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July 6, 2022 7:00 am

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Puerto Rico Topics and Daily News Review from Michael_Novakhov (11 sites): “New Energy PR” – Google News: Electric Last Mile Solutions, Inc. Announces Chapter 7 Bankruptcy Filing – PR Newswire

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Puerto Rico Topics and Daily News Review from Michael_Novakhov (11 sites): “Renewable Energy” – Google News: ConnectGen part 2 solar project in Glen nets award from NYSERDA – The Daily Gazette – The Daily Gazette

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Citizenship: Jus Soli vs. Jus Sanguinis

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Andres Cordova has written an essay at El Vocero examining the issue of citizenship under independence, with or without a Compact of Free Association.  “The misnamed draft consensus Puerto Rico Status Act bill implies certain premises that require further discussion, particularly with regard to American citizenship under Independence under its two modalities,” he writes. “The draft provides that under Independence or Free Association those who already possess American citizenship by birth (known as jus soli) will retain it, but from the transfer of sovereignty, birth in Puerto Rico will cease to be a reason for its acquisition, but those born to parents with citizenship (known as jus sanguinis) may be eligible to apply for it for the period of time covered by the first agreement between the United States and Puerto Rico.”

What is jus soli?

Jus soli” is a Latin phrase translating into English as “right of the soil.” It refers to citizenship based on place of birth. In more than 30 countries, including the United States, children born within the borders of the country are automatically citizens of that nation.

Not all countries follow the custom of jus soli. For example, the Dominican Republic ended just soli in 2013. Australia also does not automatically confer citizenship on babies born in Australia.

If Puerto Rico were to become an independent country, the new nation would have to decide whether or not people born in Puerto Rico would automatically become citizens of Puerto Rico. At present, the territory of Puerto Rico provides jus soli U.S. citizenship: everyone born in Puerto Rico is a U.S. citizen. This will continue to be true if Puerto Rico becomes a State.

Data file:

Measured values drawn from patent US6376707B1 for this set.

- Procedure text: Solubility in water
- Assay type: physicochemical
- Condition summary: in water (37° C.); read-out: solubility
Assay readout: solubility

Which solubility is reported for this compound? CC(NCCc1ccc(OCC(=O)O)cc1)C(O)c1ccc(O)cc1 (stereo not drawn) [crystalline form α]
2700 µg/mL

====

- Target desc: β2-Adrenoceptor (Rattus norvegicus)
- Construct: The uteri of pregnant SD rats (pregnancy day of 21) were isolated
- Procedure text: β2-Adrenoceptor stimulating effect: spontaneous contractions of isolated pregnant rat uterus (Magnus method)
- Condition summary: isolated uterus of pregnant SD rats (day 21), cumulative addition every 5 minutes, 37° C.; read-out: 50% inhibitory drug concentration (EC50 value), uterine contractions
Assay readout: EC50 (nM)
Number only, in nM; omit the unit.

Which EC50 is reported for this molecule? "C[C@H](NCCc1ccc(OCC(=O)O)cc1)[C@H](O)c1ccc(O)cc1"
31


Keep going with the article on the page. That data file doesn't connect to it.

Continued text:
What is jus sanguinis?

The Latin phrase “jus sanguinis” means “right of blood.” For nations that give jus sanguinis, a child has the same nationality as his or her parents, regardless of where the child was born. The child of a French citizen is a citizen of France, wherever the birth takes place.

The United States uses both just soli and jus sanguinis.

A child born outside the United States to a U.S. citizen is often a U.S. citizen, but not always. There are requirements based on the circumstances of the parents:

  • The child’s legal parents must be married to each other and at least one of them must be the biological parent of that child.
  • The parent must meet residence or physical presence requirements. These requirements vary over time and can change again in the future. The parent must meet the physical presence requirements which were current when the child was born.

There are many complicated possibilities here, and the law specifies the outcomes of many of them. For example, what would be the position of a baby born abroad to a man who is a U.S. citizen who is married to another man who is not a U.S. citizen, and whose mother is a U.S. citizen who lives in the United States and is not married to the father? The law is complicated because it covers all these various scenarios.

This law also changes from time to time. In some cases, a person born before noon would have to meet a different set of criteria from someone born after noon on the same day. Since the law changes, decisions in each case must be made on the basis of the law as it was in force at the time of birth.

What would this mean in a nation of Puerto Rico?

“The due process of law required to demarcate American citizenship from Puerto Rican citizenship under the assumption of independence/sovereignty is already implicitly contemplated in the naturalization processes of the Immigration and Naturalization Act for the children of American citizens born abroad,” Cordova wrote. “Anyone who wanted to retain their American citizenship would have to take the affirmative acts required by those born abroad.”

If Congress agrees that current Puerto Rico-born U.S. citizens may keep their citizenship, their children would presumably be subject to the same complex rules as children of U.S. citizens born in other foreign jurisdictions.

However, Cordova makes a good point. “It would have been enough for the draft to include language that said that under independence/sovereignty the continuity of American citizenship would be governed by the provisions of the Immigration and Naturalization Act,” he pointed out. “The lack of that language forces us to ask: Why its absence?”

Perhaps the drafters of the law envision a special set of rules for the children of people born in Puerto Rico before independence. Perhaps they could acquire citizenship regardless of marital status or physical presence or other factors affecting other children of U.S. citizens who are born abroad. If this is the intention, the bill would represent a significant change in immigration law and further review and analysis would be in order.